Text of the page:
Review of Trial by Fire: A Study in Love and Loss
Trial by Fire offers a powerful exploration of the lesser known victims of a well-known tragedy
It is a truism—and a cliché—that many time periods live alongside each other in India. But for those of us who have a clear memory of 1997, it feels like that was a particularly strange, transitional time. Most city-dwellers were encountering the internet for the first time, via noisy dial-up connections. Quaint pagers were making way for bulky ‘mobile phones’. Just a few years into economic liberalization, there was much promise of glitzy consumerist things to come (such as First World-level malls), but the execution was slow. The country’s first multiplex did open in south Delhi’s Saket that year, promising to glamorize the big-screen experience; and yet, just a few kilometres away, a much older single-screen hall—poorly maintained and lacking basic safety procedures—was about to see a grisly tragedy unfold.
The new Netflix series Trial by Fire is about the Uphaar fire which claimed 59 lives in June 1997, told through the tribulations of Neelam and Shekhar Krishnamoorthy (deeply felt performances by Rajshri Deshpande and Abhay Deol) who lost both their children that day and have spent the last 25 years trying to hold powerful people accountable for the many lapses. This is a narrative that constantly expands its canvas. First it gives us a glimpse of a single family doing everyday things, a few hours before being torn apart; then the numb grief of two people in a house that feels empty; then it moves on to show the wider world, as Neelam and Shekhar become proactive and form a group for healing and for justice. All of which makes for a hard-hitting show that understands how time seems to stand still, or coil back on itself, for people whose lives have suddenly been petrified. The urgency of the first few episodes, where the Krishnamoorthys still hope for quick results, yields to a shift in pace as they realize this will be a long-haul fight.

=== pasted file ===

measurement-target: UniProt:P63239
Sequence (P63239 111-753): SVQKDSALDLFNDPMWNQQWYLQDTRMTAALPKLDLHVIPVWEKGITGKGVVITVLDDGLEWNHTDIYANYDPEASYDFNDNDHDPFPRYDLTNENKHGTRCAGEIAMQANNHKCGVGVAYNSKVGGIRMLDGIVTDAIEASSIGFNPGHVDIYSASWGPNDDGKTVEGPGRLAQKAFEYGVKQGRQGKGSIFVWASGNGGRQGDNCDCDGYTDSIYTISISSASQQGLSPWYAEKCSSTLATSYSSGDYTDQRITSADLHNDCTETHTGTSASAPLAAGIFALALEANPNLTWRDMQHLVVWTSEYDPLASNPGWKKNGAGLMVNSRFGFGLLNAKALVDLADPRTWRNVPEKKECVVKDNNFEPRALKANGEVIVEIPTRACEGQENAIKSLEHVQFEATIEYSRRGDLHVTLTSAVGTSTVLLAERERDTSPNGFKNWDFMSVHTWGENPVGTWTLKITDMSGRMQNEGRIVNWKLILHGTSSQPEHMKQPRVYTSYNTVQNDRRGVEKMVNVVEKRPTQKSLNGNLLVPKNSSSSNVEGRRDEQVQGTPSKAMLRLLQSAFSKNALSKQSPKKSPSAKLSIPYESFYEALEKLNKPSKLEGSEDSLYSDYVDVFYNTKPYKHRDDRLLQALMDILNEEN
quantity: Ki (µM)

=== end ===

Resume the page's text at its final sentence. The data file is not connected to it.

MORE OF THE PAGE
The show focusses on little details, such as Shekhar and Neelam each trying to hide painful reminders of their loss from the other: a birthday cake, extra toothbrushes in the bathroom. It is about middle-class concerns too: “Kharcha kitna hua?” (How much was the expense?) Neelam is asked when she brings home photocopies of dozens of important files), and about systemic rot.
These themes are also explored through the stories of other key people who were in different ways consumed—or scarred—by the Uphaar fire. This makes Trial by Fire structurally challenging in its later episodes, which move back and forth in time: between the Krishnamoorthys as their fight continues into the new millennium and others who, in a sense, are still frozen in 1997. Episode five, for instance, introduces us to an embittered former soldier and his wife (Anupam Kher and Ratna Pathak Shah). Then there is the marvellously directed episode six, in which an electrical engineer, Veer Singh (played by Rajesh Tailang), is implicated as the search for easily prosecuted people gets underway.
In the Veer Singh narrative, long takes are artfully employed to span different events: he goes to jail, comes out again, goes back, while his family lives in a state of suspension, waiting, hoping, despairing. Here is a view of what the fight for justice can do to the truly little people who are scapegoats. Even the episode title—‘Villains’—is telling: from the perspective of this poor family, the Krishnamoorthys are the ones who have indirectly caused their misery. One beautiful shot gives us Veer Singh and his wife reflected like pale ghosts in a TV set after they have watched Neelam and Shekhar give an interview in a posh newsroom. It’s a suggestion that in a country where class privilege is so distressingly pronounced, the lines between victims and villains can become blurred.